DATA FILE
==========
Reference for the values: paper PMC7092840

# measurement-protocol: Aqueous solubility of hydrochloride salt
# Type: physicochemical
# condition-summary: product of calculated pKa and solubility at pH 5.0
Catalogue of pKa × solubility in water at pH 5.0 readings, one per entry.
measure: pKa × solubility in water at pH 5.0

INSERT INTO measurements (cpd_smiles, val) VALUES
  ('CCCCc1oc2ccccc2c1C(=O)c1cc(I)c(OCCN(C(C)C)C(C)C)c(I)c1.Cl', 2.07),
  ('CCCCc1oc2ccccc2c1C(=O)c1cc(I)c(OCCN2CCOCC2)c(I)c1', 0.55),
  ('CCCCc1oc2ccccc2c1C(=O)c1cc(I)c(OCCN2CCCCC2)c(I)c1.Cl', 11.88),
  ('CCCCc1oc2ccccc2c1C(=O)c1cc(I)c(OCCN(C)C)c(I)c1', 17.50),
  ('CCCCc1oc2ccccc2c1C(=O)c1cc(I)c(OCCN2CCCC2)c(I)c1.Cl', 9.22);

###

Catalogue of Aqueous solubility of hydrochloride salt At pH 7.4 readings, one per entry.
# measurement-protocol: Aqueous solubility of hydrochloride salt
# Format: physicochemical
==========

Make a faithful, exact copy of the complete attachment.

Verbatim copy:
Reference for the values: paper PMC7092840

# measurement-protocol: Aqueous solubility of hydrochloride salt
# Type: physicochemical
# condition-summary: product of calculated pKa and solubility at pH 5.0
Catalogue of pKa × solubility in water at pH 5.0 readings, one per entry.
measure: pKa × solubility in water at pH 5.0

INSERT INTO measurements (cpd_smiles, val) VALUES
  ('CCCCc1oc2ccccc2c1C(=O)c1cc(I)c(OCCN(C(C)C)C(C)C)c(I)c1.Cl', 2.07),
  ('CCCCc1oc2ccccc2c1C(=O)c1cc(I)c(OCCN2CCOCC2)c(I)c1', 0.55),
  ('CCCCc1oc2ccccc2c1C(=O)c1cc(I)c(OCCN2CCCCC2)c(I)c1.Cl', 11.88),
  ('CCCCc1oc2ccccc2c1C(=O)c1cc(I)c(OCCN(C)C)c(I)c1', 17.50),
  ('CCCCc1oc2ccccc2c1C(=O)c1cc(I)c(OCCN2CCCC2)c(I)c1.Cl', 9.22);

###

Catalogue of Aqueous solubility of hydrochloride salt At pH 7.4 readings, one per entry.
# measurement-protocol: Aqueous solubility of hydrochloride salt
# Format: physicochemical